L.A. Artist Uses Storied Van to Highlight Social Justice Issues

LOS ANGELES — This beige 1985 Chevy cargo van has been around the block. When the artist Ruben Ochoa was young, his parents used it for selling tortillas on a route north of San Diego. As a graduate student in the early ’00s, he used it to commute from Los Angeles to Irvine. And during that time he also transformed it into a fly-by-night, no-rent art gallery, inviting other artists and curators to take it over, hanging paintings inside, plastering the back with bumper stickers or creating a halfpipe on the roof.

Now, for the first time since 2005, Ochoa is opening the doors of his storied and rather rusty van to the public again, parking it on the tarmac of the Santa Monica airport for the run of Frieze Los Angeles there (Feb. 16-19). Its engine is shot, so this time the van, known as “Class: C” (after the standard type of driver’s license needed to operate it), will be towed into place.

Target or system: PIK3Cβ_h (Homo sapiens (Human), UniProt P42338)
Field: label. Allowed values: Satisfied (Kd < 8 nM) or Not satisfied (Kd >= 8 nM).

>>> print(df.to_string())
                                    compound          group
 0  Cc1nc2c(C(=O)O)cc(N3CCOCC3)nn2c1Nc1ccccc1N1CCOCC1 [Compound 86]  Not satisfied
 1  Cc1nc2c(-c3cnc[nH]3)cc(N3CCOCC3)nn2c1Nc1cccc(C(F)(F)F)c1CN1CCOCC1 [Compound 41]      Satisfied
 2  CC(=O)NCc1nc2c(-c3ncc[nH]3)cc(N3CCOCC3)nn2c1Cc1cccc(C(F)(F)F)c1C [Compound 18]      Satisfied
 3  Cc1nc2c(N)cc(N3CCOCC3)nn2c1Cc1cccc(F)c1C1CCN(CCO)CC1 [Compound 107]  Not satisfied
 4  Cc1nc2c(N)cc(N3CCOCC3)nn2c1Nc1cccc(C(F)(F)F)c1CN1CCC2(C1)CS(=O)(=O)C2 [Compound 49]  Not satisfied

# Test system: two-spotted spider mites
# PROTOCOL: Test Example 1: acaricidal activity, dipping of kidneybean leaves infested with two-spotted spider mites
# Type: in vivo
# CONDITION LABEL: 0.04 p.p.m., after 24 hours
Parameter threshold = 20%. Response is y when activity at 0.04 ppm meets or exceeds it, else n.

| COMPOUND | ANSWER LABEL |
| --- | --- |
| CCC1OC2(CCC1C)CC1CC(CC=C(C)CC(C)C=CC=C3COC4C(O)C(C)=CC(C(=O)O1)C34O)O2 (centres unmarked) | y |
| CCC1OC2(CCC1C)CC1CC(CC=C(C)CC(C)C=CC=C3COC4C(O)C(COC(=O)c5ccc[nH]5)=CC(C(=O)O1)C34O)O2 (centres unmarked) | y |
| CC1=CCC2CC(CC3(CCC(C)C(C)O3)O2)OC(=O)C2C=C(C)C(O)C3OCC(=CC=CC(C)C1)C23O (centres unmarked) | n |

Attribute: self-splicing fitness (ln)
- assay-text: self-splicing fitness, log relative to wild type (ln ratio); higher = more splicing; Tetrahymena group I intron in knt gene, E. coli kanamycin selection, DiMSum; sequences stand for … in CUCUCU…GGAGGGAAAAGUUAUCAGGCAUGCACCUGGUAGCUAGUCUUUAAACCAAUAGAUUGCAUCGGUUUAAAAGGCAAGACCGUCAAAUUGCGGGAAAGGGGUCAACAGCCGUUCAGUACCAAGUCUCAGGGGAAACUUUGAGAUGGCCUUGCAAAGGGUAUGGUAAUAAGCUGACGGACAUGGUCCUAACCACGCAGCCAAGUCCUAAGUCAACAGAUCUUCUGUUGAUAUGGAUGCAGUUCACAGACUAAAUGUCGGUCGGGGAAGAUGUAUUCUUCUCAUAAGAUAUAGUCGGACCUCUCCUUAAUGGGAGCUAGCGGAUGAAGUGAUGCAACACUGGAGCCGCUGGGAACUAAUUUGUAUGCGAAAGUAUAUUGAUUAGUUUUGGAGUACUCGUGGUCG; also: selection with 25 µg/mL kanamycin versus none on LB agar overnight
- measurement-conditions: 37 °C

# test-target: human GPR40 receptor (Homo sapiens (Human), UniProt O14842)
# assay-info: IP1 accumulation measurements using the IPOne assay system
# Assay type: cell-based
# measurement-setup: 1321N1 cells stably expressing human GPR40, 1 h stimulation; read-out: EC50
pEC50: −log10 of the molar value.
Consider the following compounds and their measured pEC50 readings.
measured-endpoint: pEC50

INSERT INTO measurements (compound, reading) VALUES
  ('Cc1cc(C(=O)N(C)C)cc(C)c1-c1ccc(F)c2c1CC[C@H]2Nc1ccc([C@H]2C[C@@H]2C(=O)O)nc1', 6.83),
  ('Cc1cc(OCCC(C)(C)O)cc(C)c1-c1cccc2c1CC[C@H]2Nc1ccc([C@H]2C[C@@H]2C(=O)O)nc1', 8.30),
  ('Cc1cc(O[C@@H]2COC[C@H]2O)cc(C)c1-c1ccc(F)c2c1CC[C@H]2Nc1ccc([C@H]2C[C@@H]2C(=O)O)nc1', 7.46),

Another change: The van will showcase Ochoa’s own work, bronze sculptures he recently made of stacks of tortillas — “monuments to the history of the van and to my mom, who pioneered our tortilla delivery route,” he said in an interview. Commissioned through a city grant program, the tortillas resemble giant coins, touching on the idea that they represent his family’s currency.

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